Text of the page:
Counterfeit coins have been a problem for a long time, but it is becoming a more persuasive problem in modern times. The production of counterfeit collectible coins appears to have evolved into a cottage industry in China, and online sites can be easily used to distribute them worldwide. Yes, many sites prohibit selling counterfeit coins, but the people selling them do not label their products as counterfeit.
Avoiding Counterfeit Coins in Coin Collecting
Coin collectors need to be aware of counterfeit coins, and know what can be done to protect themselves purchasing collectible coins.
If I Avoid Low Priced Coins from China Will I Be Safe?
The problem is there are unscrupulous people who buy coins well below the price they should be if they were genuine, then resell them as genuine coins. So, a counterfeit coin from China might be available from a seller in the United States, or anywhere else. This means they can be bought and resold many times, and some sellers may not even be aware their coins are counterfeit.
One series I am concerned about is the Disney coins from New Zealand. I often see a six coin set advertised for under thirty dollars, yet the coins are reported to contain an ounce of fine silver each. How can anyone sell you six ounces of fine silver with a metal value of over eighty dollars with over a fifty dollar discount below the metal’s value? They can if the coins are plated with silver and not silver throughout. I will not show the suspect coins here since I refuse to help promote them.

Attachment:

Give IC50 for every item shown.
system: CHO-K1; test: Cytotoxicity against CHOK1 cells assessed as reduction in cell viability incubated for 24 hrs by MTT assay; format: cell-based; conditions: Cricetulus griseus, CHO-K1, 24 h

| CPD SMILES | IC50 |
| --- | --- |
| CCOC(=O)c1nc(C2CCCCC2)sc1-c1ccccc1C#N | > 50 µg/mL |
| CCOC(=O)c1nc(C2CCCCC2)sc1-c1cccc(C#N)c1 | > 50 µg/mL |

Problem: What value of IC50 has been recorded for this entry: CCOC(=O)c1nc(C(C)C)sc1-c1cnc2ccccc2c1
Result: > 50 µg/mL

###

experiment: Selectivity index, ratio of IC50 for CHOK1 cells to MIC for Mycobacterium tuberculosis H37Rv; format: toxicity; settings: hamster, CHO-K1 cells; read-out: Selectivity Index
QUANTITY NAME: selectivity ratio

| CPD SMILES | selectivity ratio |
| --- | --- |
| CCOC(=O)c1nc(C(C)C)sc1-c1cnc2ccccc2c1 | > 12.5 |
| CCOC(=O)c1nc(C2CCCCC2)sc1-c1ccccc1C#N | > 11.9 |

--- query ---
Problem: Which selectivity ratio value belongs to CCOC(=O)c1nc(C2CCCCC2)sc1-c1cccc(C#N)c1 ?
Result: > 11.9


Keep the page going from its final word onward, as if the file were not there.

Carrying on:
How Do You Detect Counterfeit Coins?
Buying coins is problematic unless you deal with someone you can trust, but if you carefully select the seller you can rest assured your coins are genuine. The best source is to but directly from a government operated mint. There are some mints that you can buy from, such as the Royal Mint, the Royal Canadian Mint and the Perth Mint from outside the United States, and can offer a greater variety than using only the United States Mint.
I recommend you find a mint that uses your language, so conversing with the mint is easy. Those mints listed above ship to many places, and can take orders in English. Just expect a small fee for currency conversion.
Canadian Coins at the Royal Canadian Mint
Below are linked images from the Royal Canadian Mint. These are just a small sample of the coins available. The Royal Canadian Mint has a plethora of beautiful coins, some of which as enhanced with color, holographic effects, or Swarovski crystals. Entering the Royal Canadian Mint’s website will allow you to view an enormous amount of particularly beautiful coins.
Perth Mint Coins
Australia's Mint of Many Excellent Commemorative Coins
Older Coins Cannot Be Bought from a Mint
For older coins you may not be able to buy from a mint. Occasionally, coins a year or two old may still be available, but old, collectible coins are not to be found relying only on direct purchases from mints.